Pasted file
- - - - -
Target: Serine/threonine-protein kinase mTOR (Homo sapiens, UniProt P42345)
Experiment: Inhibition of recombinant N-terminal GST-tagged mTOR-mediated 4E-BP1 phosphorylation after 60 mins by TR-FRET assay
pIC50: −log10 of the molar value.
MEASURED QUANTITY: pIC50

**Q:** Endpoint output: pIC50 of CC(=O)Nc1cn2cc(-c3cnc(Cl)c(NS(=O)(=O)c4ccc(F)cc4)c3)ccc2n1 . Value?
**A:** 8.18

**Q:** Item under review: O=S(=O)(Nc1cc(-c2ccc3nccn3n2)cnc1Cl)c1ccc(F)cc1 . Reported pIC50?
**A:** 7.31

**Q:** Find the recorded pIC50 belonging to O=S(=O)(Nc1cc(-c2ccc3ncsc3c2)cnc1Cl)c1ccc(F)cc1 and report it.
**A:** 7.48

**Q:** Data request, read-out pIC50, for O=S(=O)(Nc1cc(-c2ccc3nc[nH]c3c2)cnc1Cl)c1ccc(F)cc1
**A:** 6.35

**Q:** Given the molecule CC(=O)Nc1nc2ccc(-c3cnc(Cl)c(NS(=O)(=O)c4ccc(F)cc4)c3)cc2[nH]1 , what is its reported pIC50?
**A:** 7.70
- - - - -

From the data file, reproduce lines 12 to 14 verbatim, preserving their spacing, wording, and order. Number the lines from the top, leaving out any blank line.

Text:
**A:** 6.35

**Q:** Given the molecule CC(=O)Nc1nc2ccc(-c3cnc(Cl)c(NS(=O)(=O)c4ccc(F)cc4)c3)cc2[nH]1 , what is its reported pIC50?
**A:** 7.70